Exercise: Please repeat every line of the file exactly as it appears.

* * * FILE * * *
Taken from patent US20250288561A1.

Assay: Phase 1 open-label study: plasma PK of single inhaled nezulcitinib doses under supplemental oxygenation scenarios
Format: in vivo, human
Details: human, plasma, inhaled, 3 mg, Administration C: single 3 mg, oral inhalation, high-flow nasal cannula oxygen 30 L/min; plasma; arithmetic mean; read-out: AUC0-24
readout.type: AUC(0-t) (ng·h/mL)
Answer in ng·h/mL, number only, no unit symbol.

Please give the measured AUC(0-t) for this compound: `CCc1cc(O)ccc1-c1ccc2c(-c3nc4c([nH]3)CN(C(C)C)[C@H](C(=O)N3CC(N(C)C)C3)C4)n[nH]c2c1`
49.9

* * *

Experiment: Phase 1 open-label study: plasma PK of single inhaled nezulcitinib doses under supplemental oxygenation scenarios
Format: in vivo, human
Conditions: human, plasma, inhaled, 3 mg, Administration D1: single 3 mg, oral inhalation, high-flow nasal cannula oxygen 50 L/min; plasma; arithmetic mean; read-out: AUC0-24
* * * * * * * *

Taken from patent US20250288561A1.

Assay: Phase 1 open-label study: plasma PK of single inhaled nezulcitinib doses under supplemental oxygenation scenarios
Format: in vivo, human
Details: human, plasma, inhaled, 3 mg, Administration C: single 3 mg, oral inhalation, high-flow nasal cannula oxygen 30 L/min; plasma; arithmetic mean; read-out: AUC0-24
readout.type: AUC(0-t) (ng·h/mL)
Answer in ng·h/mL, number only, no unit symbol.

Please give the measured AUC(0-t) for this compound: `CCc1cc(O)ccc1-c1ccc2c(-c3nc4c([nH]3)CN(C(C)C)[C@H](C(=O)N3CC(N(C)C)C3)C4)n[nH]c2c1`
49.9

* * *

Experiment: Phase 1 open-label study: plasma PK of single inhaled nezulcitinib doses under supplemental oxygenation scenarios
Format: in vivo, human
Conditions: human, plasma, inhaled, 3 mg, Administration D1: single 3 mg, oral inhalation, high-flow nasal cannula oxygen 50 L/min; plasma; arithmetic mean; read-out: AUC0-24